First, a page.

Thursday, August 25, 2011

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Why Can't I Live There: Art Direction, 1964 - Part 2

We're winding down with only three categories to go! And have you ever seen technicals given so close to Best Picture? Only at the Silver Screening Room, folks, where we love you no matter what you do. Let's leave the flouncey, flowery speeches for writing awards, though, because this category's all about the visual spectacle -- IN COLOR!


John Bryan, production designer
Maurice Carter, art director
Robert Cartwright/Patrick McLoughlin, set decorators

The dark chambers of old are brought to dank life by this talented group. They don't try to glamorize the time, but instead get every exact period detail just so. It's sparse yet effective.


 Carroll Clarke/William H. Tuntke, art directors
Hal Gausman/Emile Kuri, set decorators

From a messy children's room to a British bank to the rooftops of London to the street outside, everything is meticulously created on a soundstage by the Disney builders. Admiral Boom's ship-shape home, the changing of seasons, the terrifying alleyways...such a superb attention to detail in every scene!


 Cecil Beaton, production designer
Gene Allen, art director
George James Hopkins, set decorator

The sets for Higgin's house, his street, his mother's house, the freeking Embassy Ball - excellent! I do think it's quite apparent that the outdoor scenes are on a soundstage, though, since much of the set dressing is not as detailed, and "all" the buildings look exactly the same. Shame, that. Still, quite a good job on the whole.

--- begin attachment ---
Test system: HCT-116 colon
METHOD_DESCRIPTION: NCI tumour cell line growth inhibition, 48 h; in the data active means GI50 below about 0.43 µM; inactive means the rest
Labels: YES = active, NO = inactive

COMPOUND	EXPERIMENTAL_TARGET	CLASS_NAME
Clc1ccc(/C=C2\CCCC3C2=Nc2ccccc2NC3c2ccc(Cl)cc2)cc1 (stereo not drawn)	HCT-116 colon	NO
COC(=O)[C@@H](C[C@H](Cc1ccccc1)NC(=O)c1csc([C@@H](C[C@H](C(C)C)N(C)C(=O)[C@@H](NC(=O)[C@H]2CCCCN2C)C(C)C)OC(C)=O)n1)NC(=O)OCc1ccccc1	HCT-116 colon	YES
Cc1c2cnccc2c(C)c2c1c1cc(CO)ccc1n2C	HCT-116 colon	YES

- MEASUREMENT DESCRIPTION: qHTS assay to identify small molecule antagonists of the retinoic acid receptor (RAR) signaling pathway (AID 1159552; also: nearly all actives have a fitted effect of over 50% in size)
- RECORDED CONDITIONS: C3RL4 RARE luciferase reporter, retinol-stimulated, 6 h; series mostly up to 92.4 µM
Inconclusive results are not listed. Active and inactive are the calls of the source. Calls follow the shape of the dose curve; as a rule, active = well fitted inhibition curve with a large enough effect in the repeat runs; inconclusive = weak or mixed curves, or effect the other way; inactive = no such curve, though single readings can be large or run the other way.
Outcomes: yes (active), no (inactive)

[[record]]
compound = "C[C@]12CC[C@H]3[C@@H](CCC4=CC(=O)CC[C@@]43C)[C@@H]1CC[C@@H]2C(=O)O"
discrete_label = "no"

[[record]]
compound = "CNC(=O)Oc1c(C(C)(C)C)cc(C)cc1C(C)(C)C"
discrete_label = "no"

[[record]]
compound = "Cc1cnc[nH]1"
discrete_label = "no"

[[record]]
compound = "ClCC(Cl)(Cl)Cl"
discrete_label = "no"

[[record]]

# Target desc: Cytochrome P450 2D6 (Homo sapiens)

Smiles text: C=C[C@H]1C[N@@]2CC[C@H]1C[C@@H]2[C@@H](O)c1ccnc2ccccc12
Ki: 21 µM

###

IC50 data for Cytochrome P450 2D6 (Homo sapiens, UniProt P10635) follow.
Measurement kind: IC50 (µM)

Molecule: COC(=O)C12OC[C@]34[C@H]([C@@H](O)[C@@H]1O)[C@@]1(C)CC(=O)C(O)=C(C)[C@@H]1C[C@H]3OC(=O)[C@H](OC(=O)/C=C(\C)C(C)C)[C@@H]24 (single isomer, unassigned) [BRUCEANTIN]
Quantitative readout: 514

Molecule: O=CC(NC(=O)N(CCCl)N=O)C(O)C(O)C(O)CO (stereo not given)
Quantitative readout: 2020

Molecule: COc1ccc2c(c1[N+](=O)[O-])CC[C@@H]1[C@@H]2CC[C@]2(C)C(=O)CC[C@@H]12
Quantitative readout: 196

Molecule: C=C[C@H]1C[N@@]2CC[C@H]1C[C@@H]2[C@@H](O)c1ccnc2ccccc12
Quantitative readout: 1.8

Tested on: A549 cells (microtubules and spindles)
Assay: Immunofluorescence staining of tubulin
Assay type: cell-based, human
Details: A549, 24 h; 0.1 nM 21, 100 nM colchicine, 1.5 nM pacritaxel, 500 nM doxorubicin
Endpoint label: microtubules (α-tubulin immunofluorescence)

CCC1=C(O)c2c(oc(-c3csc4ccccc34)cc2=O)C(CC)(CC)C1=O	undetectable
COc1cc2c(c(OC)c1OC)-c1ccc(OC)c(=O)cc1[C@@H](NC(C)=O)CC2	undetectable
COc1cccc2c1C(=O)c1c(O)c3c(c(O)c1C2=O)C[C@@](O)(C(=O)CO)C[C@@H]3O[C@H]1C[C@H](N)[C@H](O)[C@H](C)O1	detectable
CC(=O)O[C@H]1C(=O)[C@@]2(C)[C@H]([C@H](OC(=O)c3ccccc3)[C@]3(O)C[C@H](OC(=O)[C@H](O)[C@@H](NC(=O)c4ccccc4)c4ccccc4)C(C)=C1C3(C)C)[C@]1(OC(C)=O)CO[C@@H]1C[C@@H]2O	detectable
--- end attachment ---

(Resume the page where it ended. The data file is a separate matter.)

Preston Ames/George W. Davis, art directors
Henry Grace/Hugh Hunt, set decorators

It's certainly done right! From the ramshackle cabins to the garish red mansion, the path from rags to riches relies on Debbie Reynolds, the costumers...and the art directors. They do a wonderful job, really, especially in differentiating the styles between nouveau riche and anciens. The Titanic is clearly a set, and that's the fakest iceberg I've ever seen, but why quibble over one or two shots when we've got that wonderful mansion?


Ted Haworth/Jack Martin Smith, art directors
Stuart A. Reiss/Walter M. Scott, set decorators

Nothing about this film is real, so just relax and enjoy the fantasy. These sets are meant to be SETS, and they clearly had a lot of fun here. Silent film shacks, nouvelle vague lofts, Sirkian mansions, art deco psychiatrist offices -- this film has it all and then some.


My Fair Lady won the Oscar, as it was performing a sweep. But friends, much as I love the film, there's another what ought to get the kudos. 

oh my God, they built that on a soundstage?

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